X
etsos

Free trial Sign-up

Please leave your name and email and we'll be in contact shortly.

Name

Company

Contact Number

Email

Please complete the sum:        
45 + 3 =

High Street Conveyancing Firms: Whither or Wither? By Paul Hajek

2nd April 2012

The Conveyancing Landscape:

If you were to explore deep into the conveyancing jungle, you may come across an occasional pygmy tribe of conveyancing solicitors known as the “wherethehellarewe” tribe.

This tribe (which includes some sole practitioners and small conveyancing firms) can be seen running at pace, intermittently jumping out of the long grass and exclaiming “where the hell are we?”

Other larger conveyancing firms live in the open, and in significant numbers, but nevertheless are fearful of what might come rushing headlong out of the bush.

Darwin said “It is not the strongest species that survive, nor the most intelligent, but the ones most responsive to change”.

The conveyancing landscape is set to change again.

What can conveyancing firms do to ensure that it is they who survive and plan for the future and not wither?

ABS and the Big Brands

There are undoubtedly fewer conveyancing firms and fewer conveyancing firms doing more conveyancing.

The market is beginning to stir and big players are shifting.

Australian firm Slater & Gordon pounced a couple of weeks ago and devoured Russell Jones & Walker and vowed to enter the conveyancing market. Others are waiting eagerly in the ABS departure lounge.

And then there is HSBC which has thrown its considerable weight behind a restricted panel of 40 or so law firms – separate representation, but only for the many!

Differentiate or Die:

I have lost count of how many future of law conferences I have attended over the last few years. The overriding thrust of the conferences has been unequivocal: there appear three main options for law firms:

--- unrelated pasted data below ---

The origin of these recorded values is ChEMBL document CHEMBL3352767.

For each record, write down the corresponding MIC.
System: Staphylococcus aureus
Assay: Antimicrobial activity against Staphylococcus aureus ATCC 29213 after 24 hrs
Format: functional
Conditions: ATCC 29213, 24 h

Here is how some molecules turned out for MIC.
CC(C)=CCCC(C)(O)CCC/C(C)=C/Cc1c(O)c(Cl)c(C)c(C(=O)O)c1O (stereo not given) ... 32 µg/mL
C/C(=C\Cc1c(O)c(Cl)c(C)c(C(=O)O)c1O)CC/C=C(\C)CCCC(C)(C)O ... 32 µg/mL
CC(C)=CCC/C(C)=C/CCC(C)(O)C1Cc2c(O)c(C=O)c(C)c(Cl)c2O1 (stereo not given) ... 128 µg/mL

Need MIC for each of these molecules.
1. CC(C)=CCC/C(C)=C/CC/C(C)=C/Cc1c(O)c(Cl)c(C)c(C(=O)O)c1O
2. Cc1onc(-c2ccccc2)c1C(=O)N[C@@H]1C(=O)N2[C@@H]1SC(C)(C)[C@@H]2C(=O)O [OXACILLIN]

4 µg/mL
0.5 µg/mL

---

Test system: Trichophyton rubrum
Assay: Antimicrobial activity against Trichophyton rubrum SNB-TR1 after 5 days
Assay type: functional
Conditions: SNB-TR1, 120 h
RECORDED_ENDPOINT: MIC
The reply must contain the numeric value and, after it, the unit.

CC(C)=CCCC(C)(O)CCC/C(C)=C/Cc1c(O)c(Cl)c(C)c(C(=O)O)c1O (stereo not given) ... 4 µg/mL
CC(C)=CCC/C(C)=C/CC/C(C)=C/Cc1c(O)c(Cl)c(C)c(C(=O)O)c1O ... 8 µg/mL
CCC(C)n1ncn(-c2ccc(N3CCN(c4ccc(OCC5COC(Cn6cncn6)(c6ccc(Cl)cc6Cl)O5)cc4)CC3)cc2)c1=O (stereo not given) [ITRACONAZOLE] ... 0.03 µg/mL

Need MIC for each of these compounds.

“CIRCLE THE WAGONS”; carry on as before, drive down costs and drive out inefficiencies and keep fingers crossed;

ABDICATE; simply give up conveyancing and concentrate on other areas of the law or

FIGHT BACK; truly set your conveyancing firm apart with great service and innovation or embrace ABSs and set up your own joint ventures.

A Solution for Small Conveyancing Firms:

The internet has been around for a while now, but conveyancing firms in particular have been slow to recognise its benefits.

The web changes pretty much everything it touches: conveyancing is no exception.

Patterns of shopping are changing and so are buying habits including how clients look for and evaluate legal services.

Potential clients can already judge for themselves the expertise of a law firm simply by the quality of the content available on its website.

Do not underestimate the ability of consumers to pre select a law firm without the need to have any interaction other than viewing a website.

The internet will be the battle ground where High Street conveyancing law firms can more easily differentiate and fight well above their weight: “Online will become the New High Street”

Be renowned for what you are bloody good at!

My law firm Clutton Cox has been able to grow its market share significantly by differentiating itself on the internet.

My website is the hub of all our marketing efforts, both on and offline.

My website is a dynamic tool to attract existing and potentially new clients by

  • CREATING remarkable content
  • OPTIMISING that content for search engines (SEO)
  • PROMOTING that content in social media, e-mail marketing and other channels